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I did some searching on google last night after posting this. So I learned how that works. Just worried me for a bit thinking the rounds were not going to go through and cause injury. I was thinking about how .177 or even .22 bb's could just slide down the barrel without resistance. Hopefully get a chance this weekend to shoot off some rounds to see how the gun feels and what kind of recoil it has. Thanks for the info.
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Old January 13, 2013, 01:28 PM   #11
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I would like to get a couple speed loaders for this gun. From what I've found there are "K" and "J" frames. Can anyone help me on this one? Or a link to the right speed loader? I did finally pick up some rounds and got a chance to fire this, works great. Got my trigger lock and want to have a speed loader also locked with the gun so that in case of an issue when I need the gun, I don't have to load 6 rounds one at a time while an intruder is coming into my home.
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Old January 13, 2013, 02:20 PM   #12
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I have one. It was the first firearm, that I bought online. It's also the only pistol my wife is comfortable shooting. She has small hands and doesn't like the re-coil, even from my Bersa .380. I know it's not much for home defense, but she's pretty accurate with it, and it's better than nothing. Just my $.02

as for the speedlader, i remember seeing them at one f the Houston gun shows and IIRC on Gunbrokers.
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Old January 13, 2013, 02:24 PM   #13
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Doubt you'll find a speedloader that matches, none were made for it.
Would strongly suggest you get a better defensive gun, by the way.
Very underpowered & inefficient round to bet your life on.
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Old January 13, 2013, 03:04 PM   #14
Venom1956
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Smith & Wesson really doesn't make em like that anymore...

I'm with DPris, money permitting you'd be far better off with a modern gun firing nice defensive ammo. A S&W .38 J or K frame would do nicely.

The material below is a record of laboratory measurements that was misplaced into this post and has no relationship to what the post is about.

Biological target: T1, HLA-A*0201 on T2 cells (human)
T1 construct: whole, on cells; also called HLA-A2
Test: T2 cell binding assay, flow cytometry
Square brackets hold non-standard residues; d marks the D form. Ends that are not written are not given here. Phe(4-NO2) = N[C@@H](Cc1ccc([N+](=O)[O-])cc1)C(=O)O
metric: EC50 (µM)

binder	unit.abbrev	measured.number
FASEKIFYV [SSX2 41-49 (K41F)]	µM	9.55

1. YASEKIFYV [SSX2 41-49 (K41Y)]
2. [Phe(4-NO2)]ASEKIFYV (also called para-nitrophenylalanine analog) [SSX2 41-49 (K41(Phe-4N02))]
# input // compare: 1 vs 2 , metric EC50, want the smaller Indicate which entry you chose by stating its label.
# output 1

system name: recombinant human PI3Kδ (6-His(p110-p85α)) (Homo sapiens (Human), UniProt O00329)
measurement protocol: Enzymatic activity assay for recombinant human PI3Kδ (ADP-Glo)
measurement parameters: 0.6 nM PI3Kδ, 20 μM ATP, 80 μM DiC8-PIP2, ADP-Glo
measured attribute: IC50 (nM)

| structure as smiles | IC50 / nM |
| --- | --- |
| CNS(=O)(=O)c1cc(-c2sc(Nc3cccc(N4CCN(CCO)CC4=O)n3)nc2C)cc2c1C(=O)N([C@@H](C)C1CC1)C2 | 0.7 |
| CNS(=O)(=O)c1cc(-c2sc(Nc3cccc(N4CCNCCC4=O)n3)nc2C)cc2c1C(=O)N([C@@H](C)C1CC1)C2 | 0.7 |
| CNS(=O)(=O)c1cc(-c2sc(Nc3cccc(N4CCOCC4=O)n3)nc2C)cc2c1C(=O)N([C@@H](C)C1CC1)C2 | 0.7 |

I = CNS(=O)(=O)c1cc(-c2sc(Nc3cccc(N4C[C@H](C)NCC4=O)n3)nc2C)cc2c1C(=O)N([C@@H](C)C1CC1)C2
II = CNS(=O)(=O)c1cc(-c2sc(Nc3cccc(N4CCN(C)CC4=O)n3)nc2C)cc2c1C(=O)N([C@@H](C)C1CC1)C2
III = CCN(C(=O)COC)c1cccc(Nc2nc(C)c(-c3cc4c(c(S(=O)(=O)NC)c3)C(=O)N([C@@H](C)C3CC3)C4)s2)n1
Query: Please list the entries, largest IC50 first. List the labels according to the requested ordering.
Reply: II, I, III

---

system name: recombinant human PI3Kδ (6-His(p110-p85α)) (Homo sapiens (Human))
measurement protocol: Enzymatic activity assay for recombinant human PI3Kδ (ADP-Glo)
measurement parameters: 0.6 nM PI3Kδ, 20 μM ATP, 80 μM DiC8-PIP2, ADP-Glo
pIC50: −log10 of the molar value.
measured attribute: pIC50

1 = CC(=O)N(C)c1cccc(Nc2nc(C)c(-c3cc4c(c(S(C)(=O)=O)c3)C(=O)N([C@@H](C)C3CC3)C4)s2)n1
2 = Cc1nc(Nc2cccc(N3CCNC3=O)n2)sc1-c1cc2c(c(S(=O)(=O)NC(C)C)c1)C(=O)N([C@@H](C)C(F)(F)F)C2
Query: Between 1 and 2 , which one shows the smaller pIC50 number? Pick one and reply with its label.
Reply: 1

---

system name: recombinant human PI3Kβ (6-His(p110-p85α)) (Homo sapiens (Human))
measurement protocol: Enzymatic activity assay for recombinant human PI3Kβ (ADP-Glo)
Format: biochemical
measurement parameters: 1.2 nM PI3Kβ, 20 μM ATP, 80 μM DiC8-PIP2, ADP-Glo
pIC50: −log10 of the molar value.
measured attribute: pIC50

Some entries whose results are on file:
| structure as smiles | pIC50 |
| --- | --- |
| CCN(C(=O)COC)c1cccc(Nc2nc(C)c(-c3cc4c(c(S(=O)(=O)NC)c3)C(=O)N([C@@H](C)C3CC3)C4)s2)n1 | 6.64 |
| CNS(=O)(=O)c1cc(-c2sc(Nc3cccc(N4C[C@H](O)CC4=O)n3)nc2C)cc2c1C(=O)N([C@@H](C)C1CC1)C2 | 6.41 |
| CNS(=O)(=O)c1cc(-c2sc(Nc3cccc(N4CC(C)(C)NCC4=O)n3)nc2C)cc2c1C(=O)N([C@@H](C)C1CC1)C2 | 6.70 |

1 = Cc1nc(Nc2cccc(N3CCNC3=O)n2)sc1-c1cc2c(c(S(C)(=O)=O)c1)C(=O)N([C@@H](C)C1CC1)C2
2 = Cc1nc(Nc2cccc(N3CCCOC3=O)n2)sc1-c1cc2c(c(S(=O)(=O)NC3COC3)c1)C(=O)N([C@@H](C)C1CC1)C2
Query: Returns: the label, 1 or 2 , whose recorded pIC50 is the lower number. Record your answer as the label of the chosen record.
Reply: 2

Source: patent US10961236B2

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Old January 13, 2013, 08:24 PM   #15
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I like that one. I would carry it no problem, Not with round nose bullets though. Flat point like WC or SWC loaded reasonably quick. Is that a 3" barrel? It looks longer than 2".

mike
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Old January 13, 2013, 10:07 PM   #16
nikogto
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It's a 2" barrel. I will get somthing a little more powerful when $ is not such a problem. But it is better than having nothing at all. I bought FMJ rounds for it, shot about 18 through it last weekend to make sure it fires good, especially when you need it.
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Old January 13, 2013, 11:04 PM   #17
DPris
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Just don't expect too much of either the ammunition or gun & upgrade as soon as you can.
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Old January 14, 2013, 07:51 PM   #18
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dont let caliber snobs cause you stress, practice until you can put them where you are aiming, if you can put them all in a standerd playing card from 10 yards nobody can take that kind of punisment even from a .22. shoot what you are comfortable withnot what sombody else thinks you should shoot.
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Old January 14, 2013, 08:02 PM   #19
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^^^^^^^^
What he said
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Old January 14, 2013, 09:09 PM   #20
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If you are unable to load your own or find good flat point rounds there is a viable trick. Some may scoff but you can improve the terminal performance of factory lead round nose (the easiest stuff to find in .32 S&W(L)) by filing the the nose down so that you have a flat point of about 1/2 caliber. (0.15" in this case). Just be careful about ingesting or breathing in lead dust. You can make up a jig to make it easy to get consistent results.

As to legal ramifications of modified ammo you can make your own call but my feeling is that it would not be a problem in a justifiable shooting especially when you are using such a mild caliber to start with.

Folks have been doing this kind of thing (or using swaging jigs for the same purpose) for years with .22 LR.

mike

P.S. in case you haven't guessed, even though I am a big fan of big bores, I am not of the "anything less than X is worthless" school either. Enjoy you gun and gain as much proficiency with it as you can.